Those fake-name contributions to Obama: yes, they’re crimes

Not just wire fraud, but violations of the Federal Election Campaign Act.

In response to my query about whether the wingnuts submitting “Mickey Mouse” contributions on the Obama website are committing wire fraud, a lawyer-reader writes:

You are likely correct that the wingnuts could be charged under the wire fraud statute. Much more directly, however, such wignuts are violating the Federal Election Campaign Act (the statute amended by McCain-Feingold). 2 U.S.C. 441f provides in relevant part that: “No person shall make a contribution in the name of another person.” This provision carries criminal penalties.

I’m pretty sure “Osama Bin Laden” and “William Ayers” each qualify as “the name of another person.” Someone needs to file a complaint with the FEC.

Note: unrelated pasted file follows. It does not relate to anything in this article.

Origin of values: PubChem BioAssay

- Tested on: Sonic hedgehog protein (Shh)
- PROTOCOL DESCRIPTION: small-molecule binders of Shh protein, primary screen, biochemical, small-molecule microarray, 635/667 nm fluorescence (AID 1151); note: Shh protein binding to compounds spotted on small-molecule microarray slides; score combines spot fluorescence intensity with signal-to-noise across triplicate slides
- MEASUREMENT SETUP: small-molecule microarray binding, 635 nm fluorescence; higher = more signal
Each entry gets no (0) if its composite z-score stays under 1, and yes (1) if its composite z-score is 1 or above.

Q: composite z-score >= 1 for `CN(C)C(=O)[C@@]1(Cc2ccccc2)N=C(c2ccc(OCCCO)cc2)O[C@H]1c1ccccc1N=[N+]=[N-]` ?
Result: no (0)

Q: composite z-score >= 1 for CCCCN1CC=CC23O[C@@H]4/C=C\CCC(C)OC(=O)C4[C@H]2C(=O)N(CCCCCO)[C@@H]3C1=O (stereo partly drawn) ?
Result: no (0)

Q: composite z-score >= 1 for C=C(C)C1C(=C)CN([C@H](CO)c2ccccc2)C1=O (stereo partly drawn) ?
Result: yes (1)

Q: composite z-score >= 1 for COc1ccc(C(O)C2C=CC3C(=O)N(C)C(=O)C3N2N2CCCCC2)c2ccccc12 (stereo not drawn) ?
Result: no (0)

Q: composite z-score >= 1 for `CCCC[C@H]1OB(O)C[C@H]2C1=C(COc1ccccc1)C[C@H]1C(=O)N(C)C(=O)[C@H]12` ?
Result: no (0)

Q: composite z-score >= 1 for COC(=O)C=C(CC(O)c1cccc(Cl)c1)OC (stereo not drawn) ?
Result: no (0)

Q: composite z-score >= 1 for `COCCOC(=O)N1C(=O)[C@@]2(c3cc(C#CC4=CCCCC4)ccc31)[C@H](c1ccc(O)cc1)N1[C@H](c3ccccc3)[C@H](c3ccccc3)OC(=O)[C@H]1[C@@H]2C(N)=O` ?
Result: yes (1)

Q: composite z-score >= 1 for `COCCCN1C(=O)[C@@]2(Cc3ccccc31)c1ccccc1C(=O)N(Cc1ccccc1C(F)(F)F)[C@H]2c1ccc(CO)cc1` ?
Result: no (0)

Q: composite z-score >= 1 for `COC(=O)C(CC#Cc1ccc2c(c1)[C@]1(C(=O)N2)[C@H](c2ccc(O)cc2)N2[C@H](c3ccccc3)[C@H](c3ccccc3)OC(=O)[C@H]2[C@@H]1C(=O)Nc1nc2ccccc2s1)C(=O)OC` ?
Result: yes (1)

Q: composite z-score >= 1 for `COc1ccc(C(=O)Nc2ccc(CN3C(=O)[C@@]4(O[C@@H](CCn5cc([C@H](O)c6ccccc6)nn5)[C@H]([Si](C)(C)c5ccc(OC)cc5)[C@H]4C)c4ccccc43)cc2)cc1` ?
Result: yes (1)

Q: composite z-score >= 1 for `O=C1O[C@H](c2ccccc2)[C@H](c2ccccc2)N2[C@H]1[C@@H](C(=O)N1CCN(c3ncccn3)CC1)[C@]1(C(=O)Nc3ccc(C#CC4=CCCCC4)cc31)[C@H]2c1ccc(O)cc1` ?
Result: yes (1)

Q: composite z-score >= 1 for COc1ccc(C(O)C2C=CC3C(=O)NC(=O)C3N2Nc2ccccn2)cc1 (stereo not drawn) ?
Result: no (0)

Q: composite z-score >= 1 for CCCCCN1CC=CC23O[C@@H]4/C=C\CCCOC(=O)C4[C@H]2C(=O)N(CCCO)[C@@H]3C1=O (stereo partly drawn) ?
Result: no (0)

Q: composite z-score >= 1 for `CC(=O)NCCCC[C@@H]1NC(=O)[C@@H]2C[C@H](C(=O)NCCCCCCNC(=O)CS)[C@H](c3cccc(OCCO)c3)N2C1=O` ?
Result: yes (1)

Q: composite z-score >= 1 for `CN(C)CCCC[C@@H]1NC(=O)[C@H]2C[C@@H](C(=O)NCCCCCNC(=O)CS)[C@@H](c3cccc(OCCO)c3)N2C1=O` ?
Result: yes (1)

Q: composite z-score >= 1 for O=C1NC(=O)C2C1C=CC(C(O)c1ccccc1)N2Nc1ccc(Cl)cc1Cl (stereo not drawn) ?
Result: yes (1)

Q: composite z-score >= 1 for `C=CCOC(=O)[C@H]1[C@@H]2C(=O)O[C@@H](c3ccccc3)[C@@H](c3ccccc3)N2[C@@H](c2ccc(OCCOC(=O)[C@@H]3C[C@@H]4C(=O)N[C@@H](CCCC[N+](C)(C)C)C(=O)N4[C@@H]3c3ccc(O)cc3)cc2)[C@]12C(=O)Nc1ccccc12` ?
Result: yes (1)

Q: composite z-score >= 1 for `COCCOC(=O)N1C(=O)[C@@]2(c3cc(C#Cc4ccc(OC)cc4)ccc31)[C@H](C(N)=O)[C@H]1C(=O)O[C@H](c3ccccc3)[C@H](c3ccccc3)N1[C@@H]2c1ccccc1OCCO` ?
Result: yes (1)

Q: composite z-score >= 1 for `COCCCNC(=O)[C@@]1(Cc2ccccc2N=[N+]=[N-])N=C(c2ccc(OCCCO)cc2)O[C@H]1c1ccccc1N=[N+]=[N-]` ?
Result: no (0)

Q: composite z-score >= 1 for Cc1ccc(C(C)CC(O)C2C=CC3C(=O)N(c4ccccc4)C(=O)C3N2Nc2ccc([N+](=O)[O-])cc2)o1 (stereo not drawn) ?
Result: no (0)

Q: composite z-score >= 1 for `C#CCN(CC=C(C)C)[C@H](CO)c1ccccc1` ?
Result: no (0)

Author: Mark Kleiman

Professor of Public Policy at the NYU Marron Institute for Urban Management and editor of the Journal of Drug Policy Analysis. Teaches about the methods of policy analysis about drug abuse control and crime control policy, working out the implications of two principles: that swift and certain sanctions don't have to be severe to be effective, and that well-designed threats usually don't have to be carried out. Books: Drugs and Drug Policy: What Everyone Needs to Know (with Jonathan Caulkins and Angela Hawken) When Brute Force Fails: How to Have Less Crime and Less Punishment (Princeton, 2009; named one of the "books of the year" by The Economist Against Excess: Drug Policy for Results (Basic, 1993) Marijuana: Costs of Abuse, Costs of Control (Greenwood, 1989) UCLA Homepage Curriculum Vitae Contact: Markarkleiman-at-gmail.com